Different techniques can be applied to different scenarios, whether you're preparing for a speech or simply trying to recall someone's phone number. For example, if you're trying to learn a language, try writing down words and phrases, as this activates your brain into paying more attention. "Chunking," or separating long digit strings into shorter units, is a helpful hack for memorizing number sequences. And those with a poetic bent can translate information into rhymes, as this helps our brains break down and retain sound structures.

Learn more tips by checking out the infographic below.

[h/t Lifehacker.com.au]

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The Only Way to Answer ‘What Is Your Greatest Weakness?’ In a Job Interview
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Thanks in part to the influence of Silicon Valley and its focus on the psychological probing of job applicants, interview questions have been steadily getting more and more abstract. As part of the interview process, today's job seekers might be asked to describe a vending machine to someone who’s never seen one before, or plan a fantasy date with a famous historical figure.

Even if the company you’re approaching isn’t fully on board with prodding your brain, at some point you may still come up against one of the most common queries applicants face: "What is your greatest weakness?"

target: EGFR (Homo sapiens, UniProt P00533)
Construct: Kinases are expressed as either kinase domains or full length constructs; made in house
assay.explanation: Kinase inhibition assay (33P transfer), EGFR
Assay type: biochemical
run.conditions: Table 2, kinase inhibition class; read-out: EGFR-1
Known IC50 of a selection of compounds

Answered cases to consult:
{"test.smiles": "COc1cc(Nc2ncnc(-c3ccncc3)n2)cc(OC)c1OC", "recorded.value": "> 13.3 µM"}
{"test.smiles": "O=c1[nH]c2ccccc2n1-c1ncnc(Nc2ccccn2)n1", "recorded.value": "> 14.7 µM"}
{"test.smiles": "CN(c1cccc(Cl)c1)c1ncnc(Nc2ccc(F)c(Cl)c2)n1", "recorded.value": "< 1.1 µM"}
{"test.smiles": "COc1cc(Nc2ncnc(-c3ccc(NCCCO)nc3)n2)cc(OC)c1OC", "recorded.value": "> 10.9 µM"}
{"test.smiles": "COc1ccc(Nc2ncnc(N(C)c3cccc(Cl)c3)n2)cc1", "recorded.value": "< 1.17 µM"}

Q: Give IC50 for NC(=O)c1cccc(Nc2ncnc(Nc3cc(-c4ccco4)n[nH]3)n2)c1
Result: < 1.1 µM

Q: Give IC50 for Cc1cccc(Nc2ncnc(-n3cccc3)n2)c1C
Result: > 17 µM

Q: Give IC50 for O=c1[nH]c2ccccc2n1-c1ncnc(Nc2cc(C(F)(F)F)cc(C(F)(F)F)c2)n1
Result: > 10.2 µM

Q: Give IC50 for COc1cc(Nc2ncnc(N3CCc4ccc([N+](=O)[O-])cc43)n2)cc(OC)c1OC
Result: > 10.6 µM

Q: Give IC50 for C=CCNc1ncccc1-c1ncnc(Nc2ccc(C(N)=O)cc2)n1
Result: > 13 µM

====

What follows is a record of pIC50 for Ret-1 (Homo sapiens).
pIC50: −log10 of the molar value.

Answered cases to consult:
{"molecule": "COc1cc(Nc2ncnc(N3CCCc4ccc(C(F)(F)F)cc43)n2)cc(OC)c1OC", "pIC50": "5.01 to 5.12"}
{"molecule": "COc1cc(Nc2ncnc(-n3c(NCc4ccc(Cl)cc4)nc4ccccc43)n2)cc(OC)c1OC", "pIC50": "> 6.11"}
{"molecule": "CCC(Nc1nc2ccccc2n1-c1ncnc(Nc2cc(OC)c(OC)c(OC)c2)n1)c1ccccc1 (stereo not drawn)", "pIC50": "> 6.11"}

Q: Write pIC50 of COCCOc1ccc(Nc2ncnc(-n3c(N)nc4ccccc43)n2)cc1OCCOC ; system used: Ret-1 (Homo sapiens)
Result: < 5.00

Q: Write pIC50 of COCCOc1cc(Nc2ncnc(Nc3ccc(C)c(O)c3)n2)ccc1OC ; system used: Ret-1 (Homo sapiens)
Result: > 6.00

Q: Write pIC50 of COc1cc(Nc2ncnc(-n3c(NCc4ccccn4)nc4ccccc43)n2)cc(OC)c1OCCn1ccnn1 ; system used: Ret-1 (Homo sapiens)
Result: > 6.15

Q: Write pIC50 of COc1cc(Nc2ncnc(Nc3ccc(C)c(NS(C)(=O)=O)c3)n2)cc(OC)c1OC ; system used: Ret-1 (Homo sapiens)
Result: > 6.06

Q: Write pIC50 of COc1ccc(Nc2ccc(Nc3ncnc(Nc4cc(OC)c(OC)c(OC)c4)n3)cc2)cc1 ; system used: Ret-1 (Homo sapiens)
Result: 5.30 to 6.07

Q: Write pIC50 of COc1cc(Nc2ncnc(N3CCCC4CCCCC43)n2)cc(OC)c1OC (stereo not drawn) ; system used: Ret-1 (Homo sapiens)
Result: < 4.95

"Some 'experts' will tell you to try and turn a strength into a 'weakness,' to make yourself look good," writes Inc. contributor Justin Bariso. "That advice is garbage."

"Think about it," Bariso continues. "Interviewers are asking the same question to countless candidates. Just try and guess how many times they hear the answers 'being a perfectionist' or 'working too much.' (Hint: way too often.)"

While responding that you work too hard might seem like a reliable method of moving the conversation along, there’s a better way. And it involves being sincere.

"The fact is, it's not easy to identify one's own weaknesses," Bariso writes. "Doing so takes intense self-reflection, critical thinking, and the ability to accept negative feedback—qualities that have gone severely missing in a world that promotes instant gratification and demands quick (often thoughtless) replies to serious issues."

Bariso believes the question is an effective way to reveal an applicant’s self-awareness, which is why companies often use it in their vetting process. By being self-aware, people (and employees) can correct behavior that might be affecting job performance. So the key is to give this question some actual thought before it’s ever posed to you.

What is your actual greatest weakness? It could be that, in a desire to please everyone, you wind up making decisions based on the urge to avoid disappointing others. That’s a weakness that sounds authentic.

Pondering the question also has another benefit: It prompts you to think of areas in your life that could use some course-correcting. Even if you don’t land that job—or even if the question is never posed to you—you’ve still made time for self-reflection. The result could mean a more confident and capable presence for that next interview.

[h/t Inc.]